Areas of the brick, stone and terra cotta building were distressed and in need of repair, including grinding and tuckpointing the masonry mortar joints.
The profile of the cornice was revealed when a large terra cotta unit was removed.
An example of a terra cotta window head that was removed.
A view looking up the south façade of the building.
Rusting ornamental railings were removed and restored while Central performed its masonry work.
Central installed the restored railings using a new anchoring system.
The heavily deteriorated terra cotta pediment above the main entrance, prior to restoration.
The main entrance pediment, following restoration.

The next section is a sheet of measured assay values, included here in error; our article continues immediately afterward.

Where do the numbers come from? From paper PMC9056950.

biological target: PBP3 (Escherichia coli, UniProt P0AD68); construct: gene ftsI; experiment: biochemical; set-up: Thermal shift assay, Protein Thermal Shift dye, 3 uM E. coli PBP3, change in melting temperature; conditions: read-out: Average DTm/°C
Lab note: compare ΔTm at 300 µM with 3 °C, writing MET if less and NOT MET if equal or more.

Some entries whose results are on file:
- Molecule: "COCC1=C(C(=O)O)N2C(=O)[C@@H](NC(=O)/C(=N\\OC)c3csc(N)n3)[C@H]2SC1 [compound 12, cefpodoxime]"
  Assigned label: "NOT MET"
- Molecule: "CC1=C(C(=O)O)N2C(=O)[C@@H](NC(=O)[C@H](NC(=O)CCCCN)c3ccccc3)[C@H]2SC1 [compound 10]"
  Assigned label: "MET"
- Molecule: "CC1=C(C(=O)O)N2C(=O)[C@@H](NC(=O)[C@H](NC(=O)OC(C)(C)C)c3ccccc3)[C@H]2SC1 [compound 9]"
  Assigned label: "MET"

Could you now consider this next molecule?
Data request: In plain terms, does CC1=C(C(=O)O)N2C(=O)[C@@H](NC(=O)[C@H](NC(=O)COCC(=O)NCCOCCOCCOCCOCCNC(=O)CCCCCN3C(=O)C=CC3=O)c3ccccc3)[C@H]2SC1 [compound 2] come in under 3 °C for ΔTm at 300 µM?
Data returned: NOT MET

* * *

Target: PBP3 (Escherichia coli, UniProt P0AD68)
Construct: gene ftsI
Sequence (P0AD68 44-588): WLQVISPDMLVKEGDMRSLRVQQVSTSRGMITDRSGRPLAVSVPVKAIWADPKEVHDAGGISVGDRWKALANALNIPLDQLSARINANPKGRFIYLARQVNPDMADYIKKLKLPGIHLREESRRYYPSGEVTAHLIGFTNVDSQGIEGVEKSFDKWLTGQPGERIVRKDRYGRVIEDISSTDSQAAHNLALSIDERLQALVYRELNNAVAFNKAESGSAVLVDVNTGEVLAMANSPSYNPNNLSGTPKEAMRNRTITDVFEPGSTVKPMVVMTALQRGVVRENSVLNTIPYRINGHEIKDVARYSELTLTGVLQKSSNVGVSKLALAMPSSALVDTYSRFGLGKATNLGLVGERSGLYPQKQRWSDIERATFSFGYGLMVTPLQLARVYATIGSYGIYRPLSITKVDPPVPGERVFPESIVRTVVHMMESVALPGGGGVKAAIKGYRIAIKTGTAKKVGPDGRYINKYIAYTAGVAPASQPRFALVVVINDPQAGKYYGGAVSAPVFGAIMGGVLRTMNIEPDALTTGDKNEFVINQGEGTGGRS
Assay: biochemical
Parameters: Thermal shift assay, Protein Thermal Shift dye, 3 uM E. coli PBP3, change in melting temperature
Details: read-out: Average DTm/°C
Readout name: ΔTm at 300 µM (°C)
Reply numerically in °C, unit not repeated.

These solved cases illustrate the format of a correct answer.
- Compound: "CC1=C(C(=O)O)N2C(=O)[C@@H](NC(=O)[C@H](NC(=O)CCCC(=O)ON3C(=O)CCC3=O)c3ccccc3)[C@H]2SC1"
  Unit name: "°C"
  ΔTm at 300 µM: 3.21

Originally constructed in 1927 as the Cornelia Apartments (the building is located at the intersection of Lake Shore Drive and Cornelia Avenue), this 15-story brick building with Classical detailing was in need of restoration by 2012. Central worked with the owners, architects and structural engineers in restoring the elegant façade to its original splendor— on the primary elevations, the masonry was tuck pointed and nearly 1000 deteriorated terra cotta units were replaced with new terra cotta units. The pink hue of the new terra cotta was determined after a meticulous color-matching process. Presently, the building adds a great deal of character to the collection of vintage high-rise apartment buildings that line North Lake Shore Drive.